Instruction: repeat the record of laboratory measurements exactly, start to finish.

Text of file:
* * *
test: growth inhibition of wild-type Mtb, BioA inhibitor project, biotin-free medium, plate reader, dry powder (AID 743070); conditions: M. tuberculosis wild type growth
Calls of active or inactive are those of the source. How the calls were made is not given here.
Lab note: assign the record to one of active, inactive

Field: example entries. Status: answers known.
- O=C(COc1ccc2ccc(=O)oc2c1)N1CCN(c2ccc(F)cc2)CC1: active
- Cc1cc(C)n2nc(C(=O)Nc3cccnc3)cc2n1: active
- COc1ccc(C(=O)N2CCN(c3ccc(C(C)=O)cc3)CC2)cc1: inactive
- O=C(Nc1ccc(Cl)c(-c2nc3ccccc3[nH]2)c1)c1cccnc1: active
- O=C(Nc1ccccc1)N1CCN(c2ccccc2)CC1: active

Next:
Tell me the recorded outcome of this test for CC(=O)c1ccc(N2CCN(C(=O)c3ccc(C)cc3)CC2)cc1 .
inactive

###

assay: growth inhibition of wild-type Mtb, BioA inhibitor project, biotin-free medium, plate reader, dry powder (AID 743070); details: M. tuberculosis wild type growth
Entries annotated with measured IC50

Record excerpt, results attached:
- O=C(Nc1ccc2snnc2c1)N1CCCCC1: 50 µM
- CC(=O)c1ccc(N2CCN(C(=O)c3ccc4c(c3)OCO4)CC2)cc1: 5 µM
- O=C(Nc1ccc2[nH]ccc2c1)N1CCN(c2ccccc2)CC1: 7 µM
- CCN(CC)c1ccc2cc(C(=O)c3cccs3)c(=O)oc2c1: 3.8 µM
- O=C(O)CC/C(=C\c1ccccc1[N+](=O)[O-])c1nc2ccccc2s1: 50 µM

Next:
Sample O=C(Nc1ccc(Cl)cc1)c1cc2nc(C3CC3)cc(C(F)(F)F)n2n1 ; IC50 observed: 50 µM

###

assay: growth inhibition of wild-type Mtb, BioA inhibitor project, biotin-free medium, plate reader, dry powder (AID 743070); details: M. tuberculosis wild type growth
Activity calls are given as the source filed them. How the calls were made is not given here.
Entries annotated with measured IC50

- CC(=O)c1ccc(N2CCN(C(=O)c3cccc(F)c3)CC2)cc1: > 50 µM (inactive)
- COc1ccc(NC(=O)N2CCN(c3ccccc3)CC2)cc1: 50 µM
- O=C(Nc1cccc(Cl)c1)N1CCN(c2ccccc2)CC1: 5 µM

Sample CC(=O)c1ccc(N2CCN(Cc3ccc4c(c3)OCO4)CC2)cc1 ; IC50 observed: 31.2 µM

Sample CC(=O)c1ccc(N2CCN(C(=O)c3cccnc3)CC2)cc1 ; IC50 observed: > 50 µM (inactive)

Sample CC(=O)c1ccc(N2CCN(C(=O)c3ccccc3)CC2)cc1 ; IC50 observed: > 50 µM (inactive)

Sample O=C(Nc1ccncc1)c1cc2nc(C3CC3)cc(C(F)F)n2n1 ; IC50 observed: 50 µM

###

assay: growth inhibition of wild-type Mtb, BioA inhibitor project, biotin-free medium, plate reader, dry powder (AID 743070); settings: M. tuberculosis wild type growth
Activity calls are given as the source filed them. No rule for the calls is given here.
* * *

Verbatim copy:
test: growth inhibition of wild-type Mtb, BioA inhibitor project, biotin-free medium, plate reader, dry powder (AID 743070); conditions: M. tuberculosis wild type growth
Calls of active or inactive are those of the source. How the calls were made is not given here.
Lab note: assign the record to one of active, inactive

Field: example entries. Status: answers known.
- O=C(COc1ccc2ccc(=O)oc2c1)N1CCN(c2ccc(F)cc2)CC1: active
- Cc1cc(C)n2nc(C(=O)Nc3cccnc3)cc2n1: active
- COc1ccc(C(=O)N2CCN(c3ccc(C(C)=O)cc3)CC2)cc1: inactive
- O=C(Nc1ccc(Cl)c(-c2nc3ccccc3[nH]2)c1)c1cccnc1: active
- O=C(Nc1ccccc1)N1CCN(c2ccccc2)CC1: active

Next:
Tell me the recorded outcome of this test for CC(=O)c1ccc(N2CCN(C(=O)c3ccc(C)cc3)CC2)cc1 .
inactive

###

assay: growth inhibition of wild-type Mtb, BioA inhibitor project, biotin-free medium, plate reader, dry powder (AID 743070); details: M. tuberculosis wild type growth
Entries annotated with measured IC50

Record excerpt, results attached:
- O=C(Nc1ccc2snnc2c1)N1CCCCC1: 50 µM
- CC(=O)c1ccc(N2CCN(C(=O)c3ccc4c(c3)OCO4)CC2)cc1: 5 µM
- O=C(Nc1ccc2[nH]ccc2c1)N1CCN(c2ccccc2)CC1: 7 µM
- CCN(CC)c1ccc2cc(C(=O)c3cccs3)c(=O)oc2c1: 3.8 µM
- O=C(O)CC/C(=C\c1ccccc1[N+](=O)[O-])c1nc2ccccc2s1: 50 µM

Next:
Sample O=C(Nc1ccc(Cl)cc1)c1cc2nc(C3CC3)cc(C(F)(F)F)n2n1 ; IC50 observed: 50 µM

###

assay: growth inhibition of wild-type Mtb, BioA inhibitor project, biotin-free medium, plate reader, dry powder (AID 743070); details: M. tuberculosis wild type growth
Activity calls are given as the source filed them. How the calls were made is not given here.
Entries annotated with measured IC50

- CC(=O)c1ccc(N2CCN(C(=O)c3cccc(F)c3)CC2)cc1: > 50 µM (inactive)
- COc1ccc(NC(=O)N2CCN(c3ccccc3)CC2)cc1: 50 µM
- O=C(Nc1cccc(Cl)c1)N1CCN(c2ccccc2)CC1: 5 µM

Sample CC(=O)c1ccc(N2CCN(Cc3ccc4c(c3)OCO4)CC2)cc1 ; IC50 observed: 31.2 µM

Sample CC(=O)c1ccc(N2CCN(C(=O)c3cccnc3)CC2)cc1 ; IC50 observed: > 50 µM (inactive)

Sample CC(=O)c1ccc(N2CCN(C(=O)c3ccccc3)CC2)cc1 ; IC50 observed: > 50 µM (inactive)

Sample O=C(Nc1ccncc1)c1cc2nc(C3CC3)cc(C(F)F)n2n1 ; IC50 observed: 50 µM

###

assay: growth inhibition of wild-type Mtb, BioA inhibitor project, biotin-free medium, plate reader, dry powder (AID 743070); settings: M. tuberculosis wild type growth
Activity calls are given as the source filed them. No rule for the calls is given here.